A short story like this would also be a great way to examine his ideas and his critical thinking skills. What choices would he make about his Jewish vampire? Would he choose to affirm an exclusive rightness for Christianity, keeping with traditional notions of vampires and crosses? Would the Jewish vampire cringe at a Star of David? If the vampire did fear Jewish religious symbols, what would this mean? Would this mean that he had shifted exclusive validity from Christianity, as in many traditional vampire stories? Alternatively, would he choose to explore an idea of morality and universal goodness where Hindu, Buddhist, or Muslim vampires would cringe at symbols from the religions of their previous cultures? Would these vampires even try to negotiate their current undead reality in light of a religious morality the characters were trying to maintain? Each idea becomes an intriguing path to deep and critical thought.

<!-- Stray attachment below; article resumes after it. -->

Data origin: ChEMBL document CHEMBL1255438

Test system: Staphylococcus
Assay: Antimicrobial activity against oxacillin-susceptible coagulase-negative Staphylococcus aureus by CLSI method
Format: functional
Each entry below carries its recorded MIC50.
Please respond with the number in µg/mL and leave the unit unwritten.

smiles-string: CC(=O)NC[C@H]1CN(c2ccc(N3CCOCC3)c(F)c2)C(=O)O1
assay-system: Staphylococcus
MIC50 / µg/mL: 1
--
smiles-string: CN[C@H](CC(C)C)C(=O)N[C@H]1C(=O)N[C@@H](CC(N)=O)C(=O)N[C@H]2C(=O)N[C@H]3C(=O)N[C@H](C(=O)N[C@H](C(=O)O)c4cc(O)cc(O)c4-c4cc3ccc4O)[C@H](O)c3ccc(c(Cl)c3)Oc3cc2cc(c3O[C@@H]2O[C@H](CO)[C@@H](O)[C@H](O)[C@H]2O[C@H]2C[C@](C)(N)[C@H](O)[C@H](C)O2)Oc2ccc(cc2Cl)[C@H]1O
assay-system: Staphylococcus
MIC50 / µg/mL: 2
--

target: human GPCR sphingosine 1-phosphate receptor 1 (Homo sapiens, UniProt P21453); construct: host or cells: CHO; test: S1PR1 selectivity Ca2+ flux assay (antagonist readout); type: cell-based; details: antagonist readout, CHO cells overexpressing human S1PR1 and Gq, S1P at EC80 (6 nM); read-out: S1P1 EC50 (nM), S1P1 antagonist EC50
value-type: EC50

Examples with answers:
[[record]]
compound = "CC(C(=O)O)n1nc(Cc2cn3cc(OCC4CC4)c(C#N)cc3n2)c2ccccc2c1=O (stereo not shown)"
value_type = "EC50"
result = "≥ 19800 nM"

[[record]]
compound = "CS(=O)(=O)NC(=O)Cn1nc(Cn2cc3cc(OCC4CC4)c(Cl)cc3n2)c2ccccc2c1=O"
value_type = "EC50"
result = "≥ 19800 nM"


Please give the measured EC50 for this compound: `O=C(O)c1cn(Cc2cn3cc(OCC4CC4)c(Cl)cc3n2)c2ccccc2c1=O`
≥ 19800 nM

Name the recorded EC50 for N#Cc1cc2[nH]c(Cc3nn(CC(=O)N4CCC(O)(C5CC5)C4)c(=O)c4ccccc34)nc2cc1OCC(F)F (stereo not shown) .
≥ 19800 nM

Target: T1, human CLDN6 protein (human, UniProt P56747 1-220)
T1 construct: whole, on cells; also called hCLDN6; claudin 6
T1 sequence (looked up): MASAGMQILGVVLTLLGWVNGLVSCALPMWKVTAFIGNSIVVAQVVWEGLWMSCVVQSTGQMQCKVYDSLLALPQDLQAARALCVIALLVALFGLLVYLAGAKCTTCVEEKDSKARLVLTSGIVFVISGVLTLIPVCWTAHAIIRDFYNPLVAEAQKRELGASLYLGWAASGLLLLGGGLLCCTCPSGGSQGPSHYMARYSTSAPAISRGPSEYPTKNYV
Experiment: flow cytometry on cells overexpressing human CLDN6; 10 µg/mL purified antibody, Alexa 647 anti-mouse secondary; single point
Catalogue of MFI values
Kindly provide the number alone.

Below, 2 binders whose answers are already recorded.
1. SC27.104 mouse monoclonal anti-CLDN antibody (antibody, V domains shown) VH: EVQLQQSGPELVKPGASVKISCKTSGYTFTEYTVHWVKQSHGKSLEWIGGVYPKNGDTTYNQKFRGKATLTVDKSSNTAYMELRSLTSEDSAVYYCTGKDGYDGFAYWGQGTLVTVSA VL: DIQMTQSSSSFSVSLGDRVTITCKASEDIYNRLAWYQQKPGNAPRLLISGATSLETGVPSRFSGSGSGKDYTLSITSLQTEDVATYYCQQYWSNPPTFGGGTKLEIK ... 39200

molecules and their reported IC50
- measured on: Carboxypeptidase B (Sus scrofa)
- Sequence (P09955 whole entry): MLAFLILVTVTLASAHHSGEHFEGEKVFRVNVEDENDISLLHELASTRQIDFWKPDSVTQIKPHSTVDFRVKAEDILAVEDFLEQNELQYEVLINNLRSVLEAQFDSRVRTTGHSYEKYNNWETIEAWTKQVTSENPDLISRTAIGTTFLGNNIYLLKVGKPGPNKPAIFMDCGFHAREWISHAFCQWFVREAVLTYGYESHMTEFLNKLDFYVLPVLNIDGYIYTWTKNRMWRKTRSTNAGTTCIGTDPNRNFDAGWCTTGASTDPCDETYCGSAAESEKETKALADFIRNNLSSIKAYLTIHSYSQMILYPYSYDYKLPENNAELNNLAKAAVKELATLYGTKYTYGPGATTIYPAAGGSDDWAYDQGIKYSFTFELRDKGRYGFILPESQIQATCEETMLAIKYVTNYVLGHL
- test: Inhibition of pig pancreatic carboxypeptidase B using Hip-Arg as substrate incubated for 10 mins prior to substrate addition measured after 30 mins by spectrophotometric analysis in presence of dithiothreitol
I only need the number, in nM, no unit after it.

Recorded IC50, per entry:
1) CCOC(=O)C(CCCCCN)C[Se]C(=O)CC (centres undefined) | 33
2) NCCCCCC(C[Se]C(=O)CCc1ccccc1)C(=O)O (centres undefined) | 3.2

Unfortunately, I doubt this student’s English teacher will be more than superficially supportive of his idea. This should not be read to cast blame and shame at his teacher. Rather, this should be seen as an example of how teachers, especially teachers of English and mathematics, are hand-tied by the need for their students to score well on up-coming high-stakes tests.
It takes a subversive teacher to engage in such meaningful and fun learning these days. A teacher would need the courage to forgo her district and state mandates to allow this child to explore his ideas. A subversive teacher may be able to treat district mandates as a sort of “paper work game” as Linda Darling-Hammond describes in The Right to Learn. In her book, she quotes one such teacher, “A lot of the goals of the school district can be taken care of by putting some words on paper and then going ahead and doing the things the way you want to.”